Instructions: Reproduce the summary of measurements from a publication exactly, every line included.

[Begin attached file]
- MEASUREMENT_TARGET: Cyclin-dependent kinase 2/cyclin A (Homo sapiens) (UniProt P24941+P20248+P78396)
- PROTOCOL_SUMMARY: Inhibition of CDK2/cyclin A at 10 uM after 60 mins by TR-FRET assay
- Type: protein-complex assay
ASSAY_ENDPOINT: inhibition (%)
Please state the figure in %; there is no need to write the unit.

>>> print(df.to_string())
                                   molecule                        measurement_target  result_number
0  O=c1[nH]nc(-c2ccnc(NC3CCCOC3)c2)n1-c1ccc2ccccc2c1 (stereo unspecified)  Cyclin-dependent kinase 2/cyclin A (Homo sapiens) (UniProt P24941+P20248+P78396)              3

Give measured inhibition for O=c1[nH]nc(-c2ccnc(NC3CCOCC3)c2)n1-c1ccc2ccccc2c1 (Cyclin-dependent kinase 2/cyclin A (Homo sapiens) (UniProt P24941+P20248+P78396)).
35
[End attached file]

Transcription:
- MEASUREMENT_TARGET: Cyclin-dependent kinase 2/cyclin A (Homo sapiens) (UniProt P24941+P20248+P78396)
- PROTOCOL_SUMMARY: Inhibition of CDK2/cyclin A at 10 uM after 60 mins by TR-FRET assay
- Type: protein-complex assay
ASSAY_ENDPOINT: inhibition (%)
Please state the figure in %; there is no need to write the unit.

>>> print(df.to_string())
                                   molecule                        measurement_target  result_number
0  O=c1[nH]nc(-c2ccnc(NC3CCCOC3)c2)n1-c1ccc2ccccc2c1 (stereo unspecified)  Cyclin-dependent kinase 2/cyclin A (Homo sapiens) (UniProt P24941+P20248+P78396)              3

Give measured inhibition for O=c1[nH]nc(-c2ccnc(NC3CCOCC3)c2)n1-c1ccc2ccccc2c1 (Cyclin-dependent kinase 2/cyclin A (Homo sapiens) (UniProt P24941+P20248+P78396)).
35